The local governance of natural resources is a key issue in the autonomous and inclusive development of indigenous territories. However, little attention has been given to the local dynamics that determine who governs what, especially gender dynamics.
Women’s participation in community meetings is often limited to physical presence: they rarely share or voice opinions, and their opinions are not seen as relevant. In a many cases, women are not even invited to meetings. Often, men prevent their spouses from attending, dismiss spouses’ opinions during meetings or otherwise ridicule them. Women occasionally ridicule other women who speak out or try to take a leadership role. Other constraints include fear, lack of time, shyness and workload burdens.
Most public and private institutions have made little progress in promoting initiatives that lead to more empowering perceptions of women’s participation within communities. There is little understanding among indigenous women of how or why to participate. Donors that require women’s participation often do so without supporting mechanisms for serious reflection or analysis of gender issues. Hence, the result is often an emphasis on physical presence as a measure of participation. Instead, it is important for women to be sufficiently empowered, supported and skilled to take on high posts in community decision-making.
Through literature and field research, the study ‘Gender, Tenure and Community Forests in Nicaragua’ aimed to provide insights on how indigenous women participate in the management of forests and forest resources.
The study focused on three critical questions:
• To what degree are women involved in forest-related decision-making processes? What are the major impediments to their participation?
• Do governments (local, regional and national) and external actors, such as NGOs, support women’s participation in community forest management? In what way? With what results?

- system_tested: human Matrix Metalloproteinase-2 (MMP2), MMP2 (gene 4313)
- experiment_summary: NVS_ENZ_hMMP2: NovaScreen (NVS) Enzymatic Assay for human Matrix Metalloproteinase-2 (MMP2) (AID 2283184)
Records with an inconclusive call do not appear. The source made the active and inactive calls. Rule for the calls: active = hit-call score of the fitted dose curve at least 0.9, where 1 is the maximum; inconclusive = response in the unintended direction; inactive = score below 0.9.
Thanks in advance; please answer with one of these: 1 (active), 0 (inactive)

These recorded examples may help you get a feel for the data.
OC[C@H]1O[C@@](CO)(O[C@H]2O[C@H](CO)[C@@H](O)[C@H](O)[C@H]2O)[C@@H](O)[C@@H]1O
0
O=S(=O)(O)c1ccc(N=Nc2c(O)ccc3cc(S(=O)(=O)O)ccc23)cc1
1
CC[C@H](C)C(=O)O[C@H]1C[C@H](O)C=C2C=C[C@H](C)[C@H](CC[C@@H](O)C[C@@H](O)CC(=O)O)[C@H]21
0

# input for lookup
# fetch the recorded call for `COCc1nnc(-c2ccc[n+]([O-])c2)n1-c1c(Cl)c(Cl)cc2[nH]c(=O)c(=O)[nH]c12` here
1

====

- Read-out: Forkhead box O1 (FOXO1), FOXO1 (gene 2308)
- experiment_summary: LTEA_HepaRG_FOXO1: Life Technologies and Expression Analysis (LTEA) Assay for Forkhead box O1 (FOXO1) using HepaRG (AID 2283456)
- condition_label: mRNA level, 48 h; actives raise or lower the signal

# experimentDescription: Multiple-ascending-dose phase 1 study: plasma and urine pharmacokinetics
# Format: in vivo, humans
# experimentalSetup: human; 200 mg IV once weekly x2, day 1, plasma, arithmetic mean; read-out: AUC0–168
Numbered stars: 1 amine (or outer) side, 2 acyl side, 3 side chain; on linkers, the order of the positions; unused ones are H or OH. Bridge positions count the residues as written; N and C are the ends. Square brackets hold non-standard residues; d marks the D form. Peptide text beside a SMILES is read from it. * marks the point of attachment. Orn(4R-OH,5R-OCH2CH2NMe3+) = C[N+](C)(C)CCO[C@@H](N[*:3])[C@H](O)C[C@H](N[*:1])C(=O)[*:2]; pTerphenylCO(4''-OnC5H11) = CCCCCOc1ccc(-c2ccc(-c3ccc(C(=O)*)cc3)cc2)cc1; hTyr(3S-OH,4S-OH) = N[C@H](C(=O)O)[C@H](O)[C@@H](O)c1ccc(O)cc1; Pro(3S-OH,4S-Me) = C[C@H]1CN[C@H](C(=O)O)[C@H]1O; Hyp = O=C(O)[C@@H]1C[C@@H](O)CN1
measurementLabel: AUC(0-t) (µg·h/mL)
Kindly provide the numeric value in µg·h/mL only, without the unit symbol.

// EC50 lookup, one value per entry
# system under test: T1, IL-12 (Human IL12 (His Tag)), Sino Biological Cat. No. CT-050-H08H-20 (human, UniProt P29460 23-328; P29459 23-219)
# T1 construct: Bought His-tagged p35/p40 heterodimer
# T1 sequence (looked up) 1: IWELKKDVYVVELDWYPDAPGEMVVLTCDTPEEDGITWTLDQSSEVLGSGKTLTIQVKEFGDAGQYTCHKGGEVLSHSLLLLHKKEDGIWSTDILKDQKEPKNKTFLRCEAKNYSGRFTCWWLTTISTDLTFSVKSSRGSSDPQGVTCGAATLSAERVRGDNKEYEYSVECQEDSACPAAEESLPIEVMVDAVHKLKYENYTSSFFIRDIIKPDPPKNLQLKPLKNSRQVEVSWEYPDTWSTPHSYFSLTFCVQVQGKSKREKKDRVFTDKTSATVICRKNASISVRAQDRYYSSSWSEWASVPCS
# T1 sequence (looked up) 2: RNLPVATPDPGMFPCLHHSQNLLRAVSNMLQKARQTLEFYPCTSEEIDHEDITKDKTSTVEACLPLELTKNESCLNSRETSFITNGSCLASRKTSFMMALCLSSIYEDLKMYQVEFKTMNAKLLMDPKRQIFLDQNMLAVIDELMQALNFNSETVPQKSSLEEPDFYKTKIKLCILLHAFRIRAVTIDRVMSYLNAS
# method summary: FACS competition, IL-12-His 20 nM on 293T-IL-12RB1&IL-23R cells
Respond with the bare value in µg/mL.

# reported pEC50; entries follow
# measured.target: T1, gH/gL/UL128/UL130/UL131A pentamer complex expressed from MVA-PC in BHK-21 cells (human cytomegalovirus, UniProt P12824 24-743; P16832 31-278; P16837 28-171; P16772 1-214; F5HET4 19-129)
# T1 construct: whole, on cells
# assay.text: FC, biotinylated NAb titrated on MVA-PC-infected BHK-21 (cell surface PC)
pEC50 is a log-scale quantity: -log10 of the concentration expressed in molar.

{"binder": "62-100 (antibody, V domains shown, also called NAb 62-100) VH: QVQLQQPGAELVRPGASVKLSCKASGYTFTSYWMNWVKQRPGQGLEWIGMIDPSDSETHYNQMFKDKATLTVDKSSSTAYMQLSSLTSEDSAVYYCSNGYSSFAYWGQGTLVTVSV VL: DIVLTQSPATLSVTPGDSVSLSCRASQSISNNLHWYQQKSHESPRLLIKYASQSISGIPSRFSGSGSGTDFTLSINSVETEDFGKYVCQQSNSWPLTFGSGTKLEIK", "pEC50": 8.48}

• What kind of governance arrangements, processes and structures can be designed to foster women’s inclusion in community forestry? How would this affect the sustainability and benefits of forests?
The action taken:
The project analyzed the existence, function and effectiveness of mechanisms to promote women’s inclusion in forest use and management. Researchers interviewed 20 key informant sand analyzed national and regional laws & policies and NGO and donor projects. Focus groups in 18 rural indigenous communities were created to understand community perceptions about women’s participation in forest resources management. Communal authorities granted permission to conduct the research. The communities ranged in distance from the region’s administrative center, in the density of NGOs and external agencies, and in land tenure agreements (private, communal and state). Females and males from the two main indigenous groups facilitated the focus groups in native languages. The focus groups were conducted with men and women separately, and divided into two age groups (18 to 35 years, and over 35), for a total of four focus groups. Not all participants were literate. To address this imitation, visual maps and timeline were used to construct the community history. This technique allowed all participants to contribute.